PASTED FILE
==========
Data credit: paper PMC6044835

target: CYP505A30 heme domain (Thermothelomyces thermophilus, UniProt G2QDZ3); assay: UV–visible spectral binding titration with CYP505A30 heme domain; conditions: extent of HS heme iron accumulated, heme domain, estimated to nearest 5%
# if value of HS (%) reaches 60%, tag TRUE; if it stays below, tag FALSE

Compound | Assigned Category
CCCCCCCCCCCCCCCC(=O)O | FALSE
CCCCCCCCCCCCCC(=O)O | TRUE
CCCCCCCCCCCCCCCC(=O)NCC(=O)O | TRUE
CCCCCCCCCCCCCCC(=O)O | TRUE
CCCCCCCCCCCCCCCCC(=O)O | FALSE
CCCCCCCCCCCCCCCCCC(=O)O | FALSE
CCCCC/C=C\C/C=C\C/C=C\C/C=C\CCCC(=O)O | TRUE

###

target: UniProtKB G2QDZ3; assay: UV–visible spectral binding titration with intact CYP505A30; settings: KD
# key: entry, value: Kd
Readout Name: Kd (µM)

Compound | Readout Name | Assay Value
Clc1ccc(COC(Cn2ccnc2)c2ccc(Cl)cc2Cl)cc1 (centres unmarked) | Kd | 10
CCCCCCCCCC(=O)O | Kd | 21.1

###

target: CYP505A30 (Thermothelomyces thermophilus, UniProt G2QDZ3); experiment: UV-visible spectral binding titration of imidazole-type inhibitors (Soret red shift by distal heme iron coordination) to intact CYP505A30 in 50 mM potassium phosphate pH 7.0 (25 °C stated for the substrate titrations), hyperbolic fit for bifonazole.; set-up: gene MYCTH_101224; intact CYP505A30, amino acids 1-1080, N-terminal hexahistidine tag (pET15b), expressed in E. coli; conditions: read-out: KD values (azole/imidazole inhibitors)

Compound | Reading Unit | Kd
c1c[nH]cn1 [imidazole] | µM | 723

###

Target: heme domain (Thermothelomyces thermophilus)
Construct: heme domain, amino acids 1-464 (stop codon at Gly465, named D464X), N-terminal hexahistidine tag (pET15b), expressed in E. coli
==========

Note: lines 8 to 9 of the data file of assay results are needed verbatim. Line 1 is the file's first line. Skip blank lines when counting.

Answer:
CCCCCCCCCCCCCCC(=O)O | TRUE
CCCCCCCCCCCCCCCCC(=O)O | FALSE